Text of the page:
- Financial situation facing the NHS is a “f**king nightmare”, says chief executive Amanda Pritchard
- Says her team will deal with it, and local chiefs should not be distracted from seeking improvements
- Trust and ICS leaders “must not collude with defeatism”
Amanda Pritchard has told local NHS leaders the financial situation facing the health service is a ‘f**king nightmare’, but that it was being tackled at a national level and should not prevent them from improving performance.
The NHS England chief executive was speaking to a briefing for senior trust and integrated care system leaders in London yesterday, which outlined the current challenges facing the service, and how they should be tackled. HSJ has spoken to multiple people who were at the meeting.
NHSE publicly raised concerns last week about the impact of inflation on spending, saying costs could rise by £7bn next year and that without additional government funding, services may have to be cut and investment curtailed.
The national body had earlier warned about the impact the £2bn unfunded element of the NHS pay deal would create, as well as the challenge of delivering the £12bn “efficiency” programme agreed with government over the next three years.
According to multiple sources, Ms Pritchard told yesterday’s meeting “the money is a f**king nightmare”. But she stressed that it was a “nightmare” which the NHSE leadership would try and deal with, and that local chiefs should not be distracted from seeking improvements because of it.
She also told them “we must not collude with defeatism” which the multiple pressures facing the system might engender. She urged local chiefs to seek out “marginal gains” from improvement programmes - as this could have a significant effect on NHS performance pressures despite the financial squeeze.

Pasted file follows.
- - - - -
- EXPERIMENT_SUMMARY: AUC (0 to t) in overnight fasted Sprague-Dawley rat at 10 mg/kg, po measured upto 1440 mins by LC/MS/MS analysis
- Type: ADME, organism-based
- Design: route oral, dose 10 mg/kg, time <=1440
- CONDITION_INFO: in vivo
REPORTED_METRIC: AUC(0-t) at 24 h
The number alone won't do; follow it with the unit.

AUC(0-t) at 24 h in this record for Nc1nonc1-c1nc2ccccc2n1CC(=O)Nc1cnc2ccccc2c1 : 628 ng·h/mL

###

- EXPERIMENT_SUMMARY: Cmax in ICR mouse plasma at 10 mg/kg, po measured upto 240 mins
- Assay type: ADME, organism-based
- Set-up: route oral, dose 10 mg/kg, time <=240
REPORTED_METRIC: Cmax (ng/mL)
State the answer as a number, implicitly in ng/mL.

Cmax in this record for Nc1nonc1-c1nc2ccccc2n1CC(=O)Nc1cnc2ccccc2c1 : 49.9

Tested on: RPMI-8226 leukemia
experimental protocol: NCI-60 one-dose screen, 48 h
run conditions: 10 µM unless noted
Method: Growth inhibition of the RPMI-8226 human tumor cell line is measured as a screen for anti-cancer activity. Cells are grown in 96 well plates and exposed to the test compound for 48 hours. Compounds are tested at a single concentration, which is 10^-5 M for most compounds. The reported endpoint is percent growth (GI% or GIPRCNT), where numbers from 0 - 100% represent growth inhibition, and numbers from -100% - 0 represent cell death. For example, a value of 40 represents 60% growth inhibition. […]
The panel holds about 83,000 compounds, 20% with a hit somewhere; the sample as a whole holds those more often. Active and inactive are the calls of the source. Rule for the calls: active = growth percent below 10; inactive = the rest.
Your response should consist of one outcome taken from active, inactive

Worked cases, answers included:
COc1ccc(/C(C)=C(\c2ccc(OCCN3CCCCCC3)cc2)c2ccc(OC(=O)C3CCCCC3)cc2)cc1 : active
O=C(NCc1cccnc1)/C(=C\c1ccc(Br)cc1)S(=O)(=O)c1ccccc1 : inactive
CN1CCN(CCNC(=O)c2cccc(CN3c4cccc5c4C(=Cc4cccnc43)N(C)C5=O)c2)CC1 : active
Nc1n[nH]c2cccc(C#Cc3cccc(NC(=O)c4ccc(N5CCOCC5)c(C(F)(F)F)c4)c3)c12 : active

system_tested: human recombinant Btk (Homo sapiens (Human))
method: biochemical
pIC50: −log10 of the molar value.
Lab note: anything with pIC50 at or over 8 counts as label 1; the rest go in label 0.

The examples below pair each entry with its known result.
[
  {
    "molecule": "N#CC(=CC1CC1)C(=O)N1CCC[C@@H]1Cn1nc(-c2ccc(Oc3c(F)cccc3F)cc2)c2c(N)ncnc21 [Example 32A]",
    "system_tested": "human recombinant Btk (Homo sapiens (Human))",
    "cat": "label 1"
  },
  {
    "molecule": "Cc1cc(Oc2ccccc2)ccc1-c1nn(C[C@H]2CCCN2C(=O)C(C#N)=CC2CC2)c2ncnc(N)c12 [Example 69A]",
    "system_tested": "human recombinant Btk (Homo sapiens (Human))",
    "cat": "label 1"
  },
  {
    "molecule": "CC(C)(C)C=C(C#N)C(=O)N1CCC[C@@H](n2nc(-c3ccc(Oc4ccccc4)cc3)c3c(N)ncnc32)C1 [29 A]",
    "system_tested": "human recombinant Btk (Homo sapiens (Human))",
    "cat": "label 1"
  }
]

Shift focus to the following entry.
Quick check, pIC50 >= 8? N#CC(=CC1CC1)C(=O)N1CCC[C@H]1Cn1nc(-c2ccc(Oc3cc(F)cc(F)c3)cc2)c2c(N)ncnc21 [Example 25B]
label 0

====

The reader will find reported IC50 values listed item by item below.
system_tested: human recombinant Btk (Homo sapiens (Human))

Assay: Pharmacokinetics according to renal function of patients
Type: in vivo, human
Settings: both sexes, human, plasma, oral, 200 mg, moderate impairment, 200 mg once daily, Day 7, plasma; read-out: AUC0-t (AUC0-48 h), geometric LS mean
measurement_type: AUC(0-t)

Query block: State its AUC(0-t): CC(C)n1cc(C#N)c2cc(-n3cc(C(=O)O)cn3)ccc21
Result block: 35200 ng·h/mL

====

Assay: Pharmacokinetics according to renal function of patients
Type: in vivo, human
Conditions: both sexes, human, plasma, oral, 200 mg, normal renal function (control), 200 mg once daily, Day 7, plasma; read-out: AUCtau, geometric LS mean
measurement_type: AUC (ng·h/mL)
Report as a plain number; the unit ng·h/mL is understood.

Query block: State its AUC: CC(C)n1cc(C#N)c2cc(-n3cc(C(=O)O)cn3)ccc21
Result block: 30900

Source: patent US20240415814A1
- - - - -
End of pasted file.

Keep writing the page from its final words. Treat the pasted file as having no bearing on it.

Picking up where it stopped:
One local CEO described it as a “brave and impassioned speech” and sensed frustration from Ms Pritchard around the issues of health inequalities and prevention.
According to HSJ’s sources, Ms Pritchard said inequality and prevention are no longer spoken of by government ministers, but that the NHS could and should continue to prioritise efforts in those areas.
It was reported earlier this week that health and social care secretary Therese Coffey intended to drop a scheduled action plan to tackle smoking in England, while prime minister Liz Truss recently ordered a review of the government’s anti-obesity strategy. The health secretary has said her four priorities are ambulances, backlogs, care and “doctors and dentists”.
Another source said: “She and Julian Kelly are clearly wrestling with government at the moment and I really got a strong sense that she’s in our corner, fighting to do everything possible to help make our services better.”
A public board report authored by NHSE finance director Julian Kelly and published last week showed NHSE’s revenue budget for 2022-23 falling in real terms by 1.4 per cent compared to last year, as money supplied to help the service cope with the pandemic was withdrawn. This was despite the daily average of covid-positive patients in hospitals being higher so far this year than last year.
Information obtained by HSJ
14 October 202